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Plans for composite wave energy device

Oscillating water column glides on the ocean surface and extracts power which is converted into electricity.

24th May 2022

Innovation in Textiles
 |  Cowes, United Kingdom

Industrial, Civil Engineering

STRUCTeam, the independent composite engineering consultancy based in Cowes, UK, has supported the world’s leading wind turbine and blade manufacturers for over a decade. It is now extending its strategic insights to the application of composites in wave power with renewables company Ocean Energy and technical partners 3A Composites Core Materials and Sicomin.

Ocean Energy approached the STRUCTeam for support with an EU-funded Horizon European Framework Programme with the objective of securing a sustainable and competitive energy supply through renewable applications.

This centres around the development of an oscillating water column (OWC), named the ‘OE12 Buoy’. The wave energy convertor is designed to glide on the ocean surface and extract power from the motion of the water which is then converted into electricity.

As the project has evolved, the desire to achieve weight savings in the steel structure’s design has become a key objective. Technical partners 3A Composites Core Materials and Sicomin have been invited by STRUCTeam to collaborate with the supply of recycled core materials and bio-based epoxy resins to enable the light weighting process.

Weight savings

The current OE 12 Buoy prototype is manufactured from steel and does not incorporate any composite materials. The device weighs twenty-eight tons and measures twelve metres by six metres. STRUCTeam estimates a 30-50% reduction in weight could be possible through careful engineering and materials selection.

The benefits around weight reduction are clear and convincing. A lighter structure allows for simplified transportation and installation, and in turn, lower levelised cost of energy (LCOE). The environmental benefits of composites are also motivating factors, such as the potential reduction in C02 emissions, improved materials circularity and durability.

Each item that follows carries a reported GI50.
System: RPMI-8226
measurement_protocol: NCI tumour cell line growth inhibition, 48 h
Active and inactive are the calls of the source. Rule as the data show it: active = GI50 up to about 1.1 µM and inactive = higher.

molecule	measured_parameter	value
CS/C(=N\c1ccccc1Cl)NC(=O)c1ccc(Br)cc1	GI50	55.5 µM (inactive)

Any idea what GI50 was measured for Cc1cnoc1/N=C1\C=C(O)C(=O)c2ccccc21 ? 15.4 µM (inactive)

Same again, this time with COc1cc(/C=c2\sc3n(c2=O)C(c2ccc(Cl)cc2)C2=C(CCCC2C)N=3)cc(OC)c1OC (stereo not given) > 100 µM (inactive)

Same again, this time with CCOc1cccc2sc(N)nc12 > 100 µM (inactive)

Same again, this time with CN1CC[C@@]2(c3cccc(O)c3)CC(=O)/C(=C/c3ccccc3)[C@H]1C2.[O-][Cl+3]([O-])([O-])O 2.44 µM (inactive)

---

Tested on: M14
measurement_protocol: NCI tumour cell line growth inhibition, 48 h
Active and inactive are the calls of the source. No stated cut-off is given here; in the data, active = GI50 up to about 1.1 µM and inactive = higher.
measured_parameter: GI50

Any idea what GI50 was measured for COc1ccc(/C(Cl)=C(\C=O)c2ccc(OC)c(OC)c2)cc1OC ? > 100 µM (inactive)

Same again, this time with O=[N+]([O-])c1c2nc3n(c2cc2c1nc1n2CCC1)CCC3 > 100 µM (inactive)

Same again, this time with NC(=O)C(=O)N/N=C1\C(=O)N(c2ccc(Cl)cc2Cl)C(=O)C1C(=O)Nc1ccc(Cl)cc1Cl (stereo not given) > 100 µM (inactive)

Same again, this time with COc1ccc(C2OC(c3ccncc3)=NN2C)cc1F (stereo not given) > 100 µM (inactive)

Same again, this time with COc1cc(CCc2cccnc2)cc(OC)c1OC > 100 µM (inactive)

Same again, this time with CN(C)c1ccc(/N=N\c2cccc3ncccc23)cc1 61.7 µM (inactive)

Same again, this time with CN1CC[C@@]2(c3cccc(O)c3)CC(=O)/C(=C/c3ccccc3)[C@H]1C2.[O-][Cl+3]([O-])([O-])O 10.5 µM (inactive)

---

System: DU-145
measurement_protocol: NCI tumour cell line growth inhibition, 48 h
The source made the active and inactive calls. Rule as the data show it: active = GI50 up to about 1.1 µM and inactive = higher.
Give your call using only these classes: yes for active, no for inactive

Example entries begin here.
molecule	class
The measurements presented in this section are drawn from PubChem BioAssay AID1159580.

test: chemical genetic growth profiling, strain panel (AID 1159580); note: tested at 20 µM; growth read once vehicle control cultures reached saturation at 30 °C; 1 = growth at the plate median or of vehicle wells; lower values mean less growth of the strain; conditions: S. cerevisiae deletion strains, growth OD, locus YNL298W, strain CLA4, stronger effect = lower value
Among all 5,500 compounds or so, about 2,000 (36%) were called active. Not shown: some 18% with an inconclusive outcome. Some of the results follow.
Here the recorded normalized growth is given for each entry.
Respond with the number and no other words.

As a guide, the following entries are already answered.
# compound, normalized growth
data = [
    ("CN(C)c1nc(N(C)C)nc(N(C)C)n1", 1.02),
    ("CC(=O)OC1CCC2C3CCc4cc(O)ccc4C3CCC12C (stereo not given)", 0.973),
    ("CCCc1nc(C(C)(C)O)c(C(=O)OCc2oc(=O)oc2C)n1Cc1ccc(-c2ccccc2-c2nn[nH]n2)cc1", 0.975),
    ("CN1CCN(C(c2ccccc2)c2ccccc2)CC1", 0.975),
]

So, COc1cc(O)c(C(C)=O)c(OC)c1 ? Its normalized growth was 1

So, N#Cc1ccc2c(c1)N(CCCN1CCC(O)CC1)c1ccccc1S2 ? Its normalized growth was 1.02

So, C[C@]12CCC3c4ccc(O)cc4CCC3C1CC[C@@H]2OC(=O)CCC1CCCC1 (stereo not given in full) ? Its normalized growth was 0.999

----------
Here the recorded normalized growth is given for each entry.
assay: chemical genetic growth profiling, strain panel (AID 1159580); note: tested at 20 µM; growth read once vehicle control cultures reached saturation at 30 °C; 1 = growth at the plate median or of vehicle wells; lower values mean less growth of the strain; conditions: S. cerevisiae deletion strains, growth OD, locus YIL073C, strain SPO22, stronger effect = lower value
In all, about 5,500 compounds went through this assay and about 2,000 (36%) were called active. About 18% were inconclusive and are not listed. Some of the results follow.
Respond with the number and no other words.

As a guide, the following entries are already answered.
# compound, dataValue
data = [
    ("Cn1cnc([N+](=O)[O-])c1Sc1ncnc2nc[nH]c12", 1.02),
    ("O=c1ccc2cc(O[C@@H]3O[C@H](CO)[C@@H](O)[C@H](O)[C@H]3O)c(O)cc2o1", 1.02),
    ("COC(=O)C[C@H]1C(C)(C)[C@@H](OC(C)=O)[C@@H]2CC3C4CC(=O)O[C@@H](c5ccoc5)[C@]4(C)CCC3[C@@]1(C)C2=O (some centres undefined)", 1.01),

Each of the technical partners places a strong emphasis on the circularity of materials in the projects they undertake.

“After being contacted by Ocean Energy, our choice to bring these companies together was very deliberate,” said Julien Sellier, STRUCTeam managing director. “They possess extensive knowledge in the development and adoption of lightweight materials for large structures that transfer perfectly to this project.”

The partners have proposed technologies and design solutions to successfully replace traditional material choices in the buoy structure.

Epoxy formulator Sicomin has developed a range of environmentally-enhanced green epoxy systems derived from natural origins. The Greenpoxy range incorporates InfuGreen 810, a two-component product specially formulated for resin transfer processes such as injection and infusion.

3A has developed Airex T92 and proposed it is used throughout the composite buoy. A closed-cell, thermoplastic and recyclable polymer foam with exceptionally good mechanical properties, it has an extraordinary resistance to fatigue, is chemically stable, UV resistant and has negligible water absorption, making it ideal for marine applications. The core material is suitable for a wide variety of lightweight sandwich structures that are subject to static and dynamic loads.

All parties anticipate a successful funding bid and look forward to developing the preliminary specifications of the composite structure. STRUCTeam will then initiate a pre-study analysis, conduct a first assessment and finalise design requirements.

 “Our wave devices have virtually no environmental impact so to extend their sustainability credentials in manufacture, installation and service is a crucial factor,” saids Sean Barrett, senior project engineer at Ocean Energy. “STRUCTeam and its partners have guided us through the initial design phase and made valuable recommendations.”

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